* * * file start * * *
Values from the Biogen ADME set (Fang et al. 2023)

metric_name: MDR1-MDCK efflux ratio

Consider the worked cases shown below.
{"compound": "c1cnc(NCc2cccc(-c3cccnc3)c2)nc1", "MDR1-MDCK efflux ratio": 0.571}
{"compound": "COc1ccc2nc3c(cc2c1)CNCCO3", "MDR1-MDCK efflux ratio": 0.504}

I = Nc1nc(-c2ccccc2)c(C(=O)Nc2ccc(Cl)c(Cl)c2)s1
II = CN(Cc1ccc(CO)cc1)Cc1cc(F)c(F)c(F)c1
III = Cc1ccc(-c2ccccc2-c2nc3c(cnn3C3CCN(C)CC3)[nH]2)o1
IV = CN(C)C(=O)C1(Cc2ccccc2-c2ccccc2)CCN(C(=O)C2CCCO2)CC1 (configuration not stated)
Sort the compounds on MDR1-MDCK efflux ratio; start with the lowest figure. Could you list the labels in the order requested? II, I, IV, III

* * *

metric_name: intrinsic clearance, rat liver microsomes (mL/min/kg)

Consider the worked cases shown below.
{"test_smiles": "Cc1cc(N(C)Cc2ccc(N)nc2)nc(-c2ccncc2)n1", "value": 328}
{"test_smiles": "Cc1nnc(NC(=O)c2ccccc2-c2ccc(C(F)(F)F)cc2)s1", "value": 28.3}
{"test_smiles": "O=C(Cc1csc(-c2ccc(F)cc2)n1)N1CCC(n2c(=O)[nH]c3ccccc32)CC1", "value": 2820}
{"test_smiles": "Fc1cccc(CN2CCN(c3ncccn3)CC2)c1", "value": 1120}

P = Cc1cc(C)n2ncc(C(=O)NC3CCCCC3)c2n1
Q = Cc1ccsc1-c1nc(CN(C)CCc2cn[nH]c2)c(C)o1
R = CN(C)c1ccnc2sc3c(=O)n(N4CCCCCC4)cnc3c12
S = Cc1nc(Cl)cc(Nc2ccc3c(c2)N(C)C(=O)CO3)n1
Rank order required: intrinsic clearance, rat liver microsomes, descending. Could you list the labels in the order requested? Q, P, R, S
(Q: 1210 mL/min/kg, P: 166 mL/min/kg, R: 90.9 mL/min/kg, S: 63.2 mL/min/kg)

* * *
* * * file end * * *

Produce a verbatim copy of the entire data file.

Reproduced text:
Values from the Biogen ADME set (Fang et al. 2023)

metric_name: MDR1-MDCK efflux ratio

Consider the worked cases shown below.
{"compound": "c1cnc(NCc2cccc(-c3cccnc3)c2)nc1", "MDR1-MDCK efflux ratio": 0.571}
{"compound": "COc1ccc2nc3c(cc2c1)CNCCO3", "MDR1-MDCK efflux ratio": 0.504}

I = Nc1nc(-c2ccccc2)c(C(=O)Nc2ccc(Cl)c(Cl)c2)s1
II = CN(Cc1ccc(CO)cc1)Cc1cc(F)c(F)c(F)c1
III = Cc1ccc(-c2ccccc2-c2nc3c(cnn3C3CCN(C)CC3)[nH]2)o1
IV = CN(C)C(=O)C1(Cc2ccccc2-c2ccccc2)CCN(C(=O)C2CCCO2)CC1 (configuration not stated)
Sort the compounds on MDR1-MDCK efflux ratio; start with the lowest figure. Could you list the labels in the order requested? II, I, IV, III

* * *

metric_name: intrinsic clearance, rat liver microsomes (mL/min/kg)

Consider the worked cases shown below.
{"test_smiles": "Cc1cc(N(C)Cc2ccc(N)nc2)nc(-c2ccncc2)n1", "value": 328}
{"test_smiles": "Cc1nnc(NC(=O)c2ccccc2-c2ccc(C(F)(F)F)cc2)s1", "value": 28.3}
{"test_smiles": "O=C(Cc1csc(-c2ccc(F)cc2)n1)N1CCC(n2c(=O)[nH]c3ccccc32)CC1", "value": 2820}
{"test_smiles": "Fc1cccc(CN2CCN(c3ncccn3)CC2)c1", "value": 1120}

P = Cc1cc(C)n2ncc(C(=O)NC3CCCCC3)c2n1
Q = Cc1ccsc1-c1nc(CN(C)CCc2cn[nH]c2)c(C)o1
R = CN(C)c1ccnc2sc3c(=O)n(N4CCCCCC4)cnc3c12
S = Cc1nc(Cl)cc(Nc2ccc3c(c2)N(C)C(=O)CO3)n1
Rank order required: intrinsic clearance, rat liver microsomes, descending. Could you list the labels in the order requested? Q, P, R, S
(Q: 1210 mL/min/kg, P: 166 mL/min/kg, R: 90.9 mL/min/kg, S: 63.2 mL/min/kg)

* * *